Local Rates, Savings & Investment, Smart Spending

Is It Possible To Live Off Minimum Wage?

With the current uproar about McDonald’s and Visa’s suggested saving strategy, the question has become if it is possible to live off minimum wage?  At a first glance, it seems implausible.  McDonalds assumes that people making minimum wage needs to work nearly 80 hours a week to survive.  However, is it actually feasible to live on minimum wage?  In short, yes, but there will have to be major sacrifices and rely on significant departures from the typical spending habits of Americans.

The appropriate thing about McDonald’s budget is that is does include a lot of discretionary spending that actually is not necessary.  The Cable/Phone bill could be lower as it is entirely possible to rely on a cellphone as both internet and a wireless hotspot.  With it possible to get sufficient phone service at around $45-$65 a month it is entirely possible to cut that bill down.  Furthermore, if the individual was truly single and living on minimum wage, paying $600 a month is a luxury.  Although the Forbes article did state that is it possible to get housing for that price, it makes far more sense to split rent with a roommate or two to drive down overall costs.

Furthermore, car payments and car insurance is a terrible luxury at minimum wage.  Although many Americans cannot imagine life without a car, but, in today’s urban world, it is possible for someone to get by on a bicycle, which is cheaper and healthier.  The total costs per month for a bicycle may be around $50 total a month.

So, if the minimum wage output of $1,105 a month is typical for someone working 40 hours a week, I’m going to start by breaking down how much money they could have left over.  The largest bill will be rent, home insurance, and utilities (including heat and AC as many heating and cooling systems for smaller apartments are electric).  Looking at that alone, its likely to be around $750-800 if living alone and probably closer to $450-$550 if sharing an apartment with someone else.  Then, phone and internet is likely to cost around $55-75 a month (assuming the phone is used to provide internet).  Health insurance is likely to cost around $140-$200 a month for a very basic plan.  Finally, the bicycle is assumed to cost at most $50 a month to maintain.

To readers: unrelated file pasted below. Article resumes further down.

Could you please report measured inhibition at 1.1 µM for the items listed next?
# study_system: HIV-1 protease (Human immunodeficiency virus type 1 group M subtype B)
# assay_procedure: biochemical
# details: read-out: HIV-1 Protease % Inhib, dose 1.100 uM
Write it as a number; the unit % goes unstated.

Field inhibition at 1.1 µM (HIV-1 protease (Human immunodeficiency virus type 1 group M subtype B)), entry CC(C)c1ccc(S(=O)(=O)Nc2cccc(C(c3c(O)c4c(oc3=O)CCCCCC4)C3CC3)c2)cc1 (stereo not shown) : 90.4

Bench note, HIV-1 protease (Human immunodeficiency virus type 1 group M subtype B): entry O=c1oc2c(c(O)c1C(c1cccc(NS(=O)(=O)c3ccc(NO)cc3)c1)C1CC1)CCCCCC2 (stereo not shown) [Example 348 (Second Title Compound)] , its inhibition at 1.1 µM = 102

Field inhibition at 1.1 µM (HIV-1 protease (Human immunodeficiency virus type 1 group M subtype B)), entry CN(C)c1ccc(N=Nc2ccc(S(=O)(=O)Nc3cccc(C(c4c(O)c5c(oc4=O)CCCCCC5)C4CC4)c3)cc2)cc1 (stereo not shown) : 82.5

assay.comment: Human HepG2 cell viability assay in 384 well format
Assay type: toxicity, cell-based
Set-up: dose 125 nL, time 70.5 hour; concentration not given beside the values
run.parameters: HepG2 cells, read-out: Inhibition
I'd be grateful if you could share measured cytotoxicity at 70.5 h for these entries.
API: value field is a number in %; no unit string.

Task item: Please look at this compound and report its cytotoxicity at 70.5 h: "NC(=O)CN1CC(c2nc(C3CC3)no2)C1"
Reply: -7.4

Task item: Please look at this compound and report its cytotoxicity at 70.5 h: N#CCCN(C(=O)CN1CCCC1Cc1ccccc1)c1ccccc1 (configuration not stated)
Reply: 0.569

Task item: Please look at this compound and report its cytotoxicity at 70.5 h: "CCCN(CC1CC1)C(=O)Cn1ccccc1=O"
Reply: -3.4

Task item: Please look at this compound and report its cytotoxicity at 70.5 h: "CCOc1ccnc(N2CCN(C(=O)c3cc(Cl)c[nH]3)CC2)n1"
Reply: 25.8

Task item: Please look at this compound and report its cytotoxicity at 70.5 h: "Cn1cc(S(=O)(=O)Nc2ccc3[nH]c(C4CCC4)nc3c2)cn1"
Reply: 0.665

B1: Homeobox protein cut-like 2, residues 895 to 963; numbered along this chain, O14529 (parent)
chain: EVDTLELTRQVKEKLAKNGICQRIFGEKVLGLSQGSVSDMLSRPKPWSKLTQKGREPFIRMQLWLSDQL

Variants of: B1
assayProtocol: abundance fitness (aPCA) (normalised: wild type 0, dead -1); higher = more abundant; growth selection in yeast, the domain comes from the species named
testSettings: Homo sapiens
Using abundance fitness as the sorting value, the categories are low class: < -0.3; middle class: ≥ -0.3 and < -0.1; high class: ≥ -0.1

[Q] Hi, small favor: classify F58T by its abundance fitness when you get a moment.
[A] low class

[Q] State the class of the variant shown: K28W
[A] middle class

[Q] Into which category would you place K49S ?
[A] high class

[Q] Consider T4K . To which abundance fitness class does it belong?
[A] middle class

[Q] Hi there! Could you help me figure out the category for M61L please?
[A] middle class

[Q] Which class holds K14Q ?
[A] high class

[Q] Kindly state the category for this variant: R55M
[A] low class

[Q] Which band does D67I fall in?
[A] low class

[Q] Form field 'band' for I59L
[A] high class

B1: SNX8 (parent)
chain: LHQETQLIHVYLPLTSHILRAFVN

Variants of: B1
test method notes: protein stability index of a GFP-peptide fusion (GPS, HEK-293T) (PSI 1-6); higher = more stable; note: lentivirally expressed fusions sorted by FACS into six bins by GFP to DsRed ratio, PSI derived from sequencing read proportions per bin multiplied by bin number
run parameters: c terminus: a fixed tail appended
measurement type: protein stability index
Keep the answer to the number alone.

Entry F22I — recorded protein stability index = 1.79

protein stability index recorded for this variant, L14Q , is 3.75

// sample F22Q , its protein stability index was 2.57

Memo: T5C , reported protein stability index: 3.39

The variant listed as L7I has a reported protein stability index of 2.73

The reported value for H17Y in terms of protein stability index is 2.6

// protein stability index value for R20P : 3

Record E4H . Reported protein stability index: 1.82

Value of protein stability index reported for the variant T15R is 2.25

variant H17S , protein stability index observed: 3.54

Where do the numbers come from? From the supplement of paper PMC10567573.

Using this, a minimum wage worker would most definitely have to find some way to save on their housing costs as it is unlikely they could survive on no food.  Living alone promises to use up all of the monthly income before even including food costs, which are like to be around $6-$10 a day, totaling between $200 and $300 a month.  It is probably possible to live on minimum wage on a consistent basis, but it’ll require the person to give up several American “necessities.”  Things such as dining out, having cable, having a car, and many other things that people take for granted will simply not be affordable.  Even sharing the costs of an apartment with another person (such as a roommate or a significant other) is unlike to reduce the costs to the point where the individual will have significant savings.  From my projections, the average minimum wage person who is able to share housing will have around $50-$100 in extra money after all of the basic necessities are covered.

Considering the problems that this clearly creates, its not surprising that living on a single minimum wage income would put a household of two under the Federal poverty line.  Furthermore, it further highlights the issue of living on a minimum wage income.  Even McDonalds is unable to comprehend what it is actually like to live on such an income as it fundamentally assumes that people can only live on effectively two minimum wage incomes.  While this would bring the person to the cusp of the middle class, it is also unreasonable due to the relatively lack of jobs to begin with.  The exodus of better educated individual to minimum income jobs and near minimum income jobs as a temporary solution to unemployment has exacerbated the problem.  Thus, it is safe to conclude that, it is near impossible to live off minimum wage and live the American Dream.